Commanders from Ukraine’s southern force said they had destroyed a Russian command post and an anti-aircraft missile system in a successful strike on the island on Tuesday, adding Putin’s forces, who arrived there in the very early stages of the military conflict, had been “reduced”.
However, in a later statement posted on Facebook, the State Border Guard Service of Ukraine said: “We [have a] strong belief that all Ukrainian defenders of Zmiinyi (Snake) Island may be alive.
“After receiving information about their possible location, the [border guard service] together with the Armed Forces of Ukraine are conducting work on identifying our soldiers.”
They were subsequently released from captivity as part of a prisoner exchange with Russian forces.
In celebration of their heroism, Ukraine’s postal service, Ukrposhta, earlier this month issued one million stamps featuring the insult to Moscow as a “symbol of courage and the indomitable spirit of the Ukrainian people”.
Tuesday’s decimation follows the sinking of the 510-crew Moskva, which was a symbol of Russia’s military power, leading its naval assault on Ukraine.
The Kremlin initially denied reports the warship had sunk but the Russian defence ministry eventually admitted the loss of the 12,490-tonne vessel, saying the Moskva was being tugged to port when “stormy seas” caused it to sink.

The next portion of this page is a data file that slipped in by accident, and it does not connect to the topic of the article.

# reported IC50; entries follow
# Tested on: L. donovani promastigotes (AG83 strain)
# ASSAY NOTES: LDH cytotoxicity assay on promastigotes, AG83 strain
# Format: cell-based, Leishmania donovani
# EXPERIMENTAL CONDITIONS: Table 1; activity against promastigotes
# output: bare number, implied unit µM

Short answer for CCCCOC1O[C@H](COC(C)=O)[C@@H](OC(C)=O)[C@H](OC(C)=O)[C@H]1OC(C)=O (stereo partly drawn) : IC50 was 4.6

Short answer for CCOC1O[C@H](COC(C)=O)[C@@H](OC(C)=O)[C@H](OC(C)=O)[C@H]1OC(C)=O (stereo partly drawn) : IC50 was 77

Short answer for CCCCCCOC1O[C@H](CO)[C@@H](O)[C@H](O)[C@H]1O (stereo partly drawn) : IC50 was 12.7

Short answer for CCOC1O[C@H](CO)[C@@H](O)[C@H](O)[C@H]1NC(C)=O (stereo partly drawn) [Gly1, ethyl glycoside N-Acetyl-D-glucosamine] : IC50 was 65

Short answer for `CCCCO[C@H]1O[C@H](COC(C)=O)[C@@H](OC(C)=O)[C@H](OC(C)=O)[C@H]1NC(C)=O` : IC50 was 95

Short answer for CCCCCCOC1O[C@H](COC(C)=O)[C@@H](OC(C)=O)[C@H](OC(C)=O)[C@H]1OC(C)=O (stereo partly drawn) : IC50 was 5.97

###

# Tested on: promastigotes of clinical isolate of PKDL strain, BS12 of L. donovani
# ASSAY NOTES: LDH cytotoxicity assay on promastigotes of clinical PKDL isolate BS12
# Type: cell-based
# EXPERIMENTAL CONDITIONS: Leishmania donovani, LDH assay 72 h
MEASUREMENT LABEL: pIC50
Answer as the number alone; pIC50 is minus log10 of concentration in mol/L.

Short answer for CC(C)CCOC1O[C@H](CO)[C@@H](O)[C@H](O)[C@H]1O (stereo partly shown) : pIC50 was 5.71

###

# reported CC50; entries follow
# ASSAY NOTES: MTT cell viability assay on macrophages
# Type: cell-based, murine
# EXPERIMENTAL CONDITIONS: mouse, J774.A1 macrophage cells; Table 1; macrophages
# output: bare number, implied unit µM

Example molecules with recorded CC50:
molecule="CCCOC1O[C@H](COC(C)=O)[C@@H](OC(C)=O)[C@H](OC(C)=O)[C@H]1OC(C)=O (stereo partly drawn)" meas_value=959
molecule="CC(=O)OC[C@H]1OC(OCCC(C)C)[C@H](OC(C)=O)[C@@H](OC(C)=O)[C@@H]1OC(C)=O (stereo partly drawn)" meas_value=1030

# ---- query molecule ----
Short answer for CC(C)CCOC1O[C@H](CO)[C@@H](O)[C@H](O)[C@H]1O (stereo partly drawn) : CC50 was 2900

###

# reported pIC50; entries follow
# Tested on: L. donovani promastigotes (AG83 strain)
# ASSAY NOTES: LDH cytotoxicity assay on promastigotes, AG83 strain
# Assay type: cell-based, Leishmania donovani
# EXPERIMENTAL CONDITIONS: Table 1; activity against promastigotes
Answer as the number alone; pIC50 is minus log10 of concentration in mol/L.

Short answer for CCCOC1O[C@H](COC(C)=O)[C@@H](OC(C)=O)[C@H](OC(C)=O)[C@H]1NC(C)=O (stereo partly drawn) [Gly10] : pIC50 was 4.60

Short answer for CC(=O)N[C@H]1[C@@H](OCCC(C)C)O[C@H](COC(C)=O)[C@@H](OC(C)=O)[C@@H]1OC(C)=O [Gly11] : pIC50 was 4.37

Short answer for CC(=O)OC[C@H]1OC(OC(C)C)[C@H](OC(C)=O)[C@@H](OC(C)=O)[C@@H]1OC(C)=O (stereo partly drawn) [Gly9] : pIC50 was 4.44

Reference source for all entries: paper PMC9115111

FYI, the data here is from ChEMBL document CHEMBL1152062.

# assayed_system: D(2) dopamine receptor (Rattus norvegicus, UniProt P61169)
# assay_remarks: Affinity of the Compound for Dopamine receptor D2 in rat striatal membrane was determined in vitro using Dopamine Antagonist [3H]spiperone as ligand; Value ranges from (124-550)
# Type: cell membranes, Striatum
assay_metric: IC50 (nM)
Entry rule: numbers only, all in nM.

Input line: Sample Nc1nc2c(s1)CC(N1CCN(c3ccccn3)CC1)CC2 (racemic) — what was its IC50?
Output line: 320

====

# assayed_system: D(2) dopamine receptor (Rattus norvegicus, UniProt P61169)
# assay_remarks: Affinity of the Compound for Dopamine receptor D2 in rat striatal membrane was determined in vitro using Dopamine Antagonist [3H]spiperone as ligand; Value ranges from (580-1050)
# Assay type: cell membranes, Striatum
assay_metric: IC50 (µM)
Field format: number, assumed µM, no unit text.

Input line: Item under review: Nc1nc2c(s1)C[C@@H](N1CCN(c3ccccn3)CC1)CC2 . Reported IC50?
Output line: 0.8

It claimed: “While being towed… towards the destined port, the vessel lost its balance due to damage sustained in the hull as fire broke out after ammunition exploded. Given the choppy seas, the vessel sank.”
Kyiv and Washington, meanwhile, said a Ukrainian missile was responsible for the sinking, with Kyiv adding the captain of the warship, Anton Gerashchenko, had been killed on board.
The vessel is the biggest Russian warship to be sunk in action since World War Two – a fact that echoes the fierce resistance of Ukrainian forces that is currently helping them through Putin’s battle for the Donbas.
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According to the latest intelligence report by the UK’s Ministry of Defence, Moscow has “failed to effectively destroy the Ukrainian Air Force or suppress Ukrainian air defences” in its latest attempts to conquer the region.
It added: “Ukraine continues to hold Russian air assets at risk.”
Donbas, home to rebel-held Donetsk and Luhansk, is the key target in Russia’s “second phase” of the offensive, which the Kremlin launched early last week after announcing on March 25 the first part of its “military operation” in Ukraine was mostly complete.
The MoD’s analysis read: “Ukraine retains control over the majority of its airspace.”
Attacks by Moscow are however continuing to damage the country’s infrastructure, killing soldiers and taking the lives of innocent civilians.
On Tuesday, as a humanitarian corridor should have allowed hundreds of residents in Mariupol to escape, there were reports of 25 airstrikes at the Azovstal steelworks.
Petro Andryushchenko, an adviser to the port city’s mayor, claimed Russian forces had fired their artillery on the exit zone of the four-square-mile industrial plant, which is the temporary home of an estimated 1,000 Ukrainian soldiers and their families.
They did so just moments after announcing through loudspeakers that a green passage had been opened, Mr Andryushchenko said, adding the agreement on a humanitarian corridor had proven to be a “trap”.